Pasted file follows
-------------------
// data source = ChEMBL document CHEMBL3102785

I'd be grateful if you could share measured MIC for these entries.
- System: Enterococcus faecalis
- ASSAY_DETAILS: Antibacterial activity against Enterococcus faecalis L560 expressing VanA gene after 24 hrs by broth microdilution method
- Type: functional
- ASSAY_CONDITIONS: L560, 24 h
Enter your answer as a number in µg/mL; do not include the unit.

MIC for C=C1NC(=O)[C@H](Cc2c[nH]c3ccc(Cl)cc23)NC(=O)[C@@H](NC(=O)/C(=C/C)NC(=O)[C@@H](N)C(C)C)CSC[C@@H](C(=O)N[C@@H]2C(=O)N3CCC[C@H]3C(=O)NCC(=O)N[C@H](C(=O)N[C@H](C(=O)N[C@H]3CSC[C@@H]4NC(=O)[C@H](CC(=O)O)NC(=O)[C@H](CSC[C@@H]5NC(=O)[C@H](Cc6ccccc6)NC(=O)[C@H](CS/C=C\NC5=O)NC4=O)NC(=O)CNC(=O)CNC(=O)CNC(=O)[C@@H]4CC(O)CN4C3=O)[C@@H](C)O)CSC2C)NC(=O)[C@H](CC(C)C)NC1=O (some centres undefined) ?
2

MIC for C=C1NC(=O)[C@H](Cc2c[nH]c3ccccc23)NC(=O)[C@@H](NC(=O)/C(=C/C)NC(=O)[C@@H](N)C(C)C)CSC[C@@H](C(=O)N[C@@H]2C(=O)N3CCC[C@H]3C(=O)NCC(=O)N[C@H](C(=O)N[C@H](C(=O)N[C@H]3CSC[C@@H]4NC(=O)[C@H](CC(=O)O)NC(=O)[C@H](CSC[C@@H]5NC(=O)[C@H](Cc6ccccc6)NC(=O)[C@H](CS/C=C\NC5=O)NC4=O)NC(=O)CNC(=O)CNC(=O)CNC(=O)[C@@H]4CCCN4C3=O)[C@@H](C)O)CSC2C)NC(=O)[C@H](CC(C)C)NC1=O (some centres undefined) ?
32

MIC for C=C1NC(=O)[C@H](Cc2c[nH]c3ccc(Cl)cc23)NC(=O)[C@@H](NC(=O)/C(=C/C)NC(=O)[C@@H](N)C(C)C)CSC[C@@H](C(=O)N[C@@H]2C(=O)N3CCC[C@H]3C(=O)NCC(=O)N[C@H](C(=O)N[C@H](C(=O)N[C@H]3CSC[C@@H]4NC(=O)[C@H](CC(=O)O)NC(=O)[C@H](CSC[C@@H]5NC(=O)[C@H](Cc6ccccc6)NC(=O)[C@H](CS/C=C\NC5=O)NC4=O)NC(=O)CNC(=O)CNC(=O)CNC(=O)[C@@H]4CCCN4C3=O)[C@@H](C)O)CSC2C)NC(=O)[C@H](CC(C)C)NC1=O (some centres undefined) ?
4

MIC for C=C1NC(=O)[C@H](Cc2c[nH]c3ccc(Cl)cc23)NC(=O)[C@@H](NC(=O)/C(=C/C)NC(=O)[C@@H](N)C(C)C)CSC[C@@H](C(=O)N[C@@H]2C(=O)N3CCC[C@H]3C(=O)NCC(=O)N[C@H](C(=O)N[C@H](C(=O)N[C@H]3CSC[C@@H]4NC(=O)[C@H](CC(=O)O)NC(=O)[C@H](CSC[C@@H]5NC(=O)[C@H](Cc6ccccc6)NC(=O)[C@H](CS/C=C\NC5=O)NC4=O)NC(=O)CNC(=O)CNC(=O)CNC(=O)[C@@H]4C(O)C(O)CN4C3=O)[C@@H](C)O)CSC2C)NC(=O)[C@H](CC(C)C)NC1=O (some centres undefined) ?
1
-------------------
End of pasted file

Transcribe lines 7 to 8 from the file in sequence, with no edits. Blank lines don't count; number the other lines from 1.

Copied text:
Enter your answer as a number in µg/mL; do not include the unit.

MIC for C=C1NC(=O)[C@H](Cc2c[nH]c3ccc(Cl)cc23)NC(=O)[C@@H](NC(=O)/C(=C/C)NC(=O)[C@@H](N)C(C)C)CSC[C@@H](C(=O)N[C@@H]2C(=O)N3CCC[C@H]3C(=O)NCC(=O)N[C@H](C(=O)N[C@H](C(=O)N[C@H]3CSC[C@@H]4NC(=O)[C@H](CC(=O)O)NC(=O)[C@H](CSC[C@@H]5NC(=O)[C@H](Cc6ccccc6)NC(=O)[C@H](CS/C=C\NC5=O)NC4=O)NC(=O)CNC(=O)CNC(=O)CNC(=O)[C@@H]4CC(O)CN4C3=O)[C@@H](C)O)CSC2C)NC(=O)[C@H](CC(C)C)NC1=O (some centres undefined) ?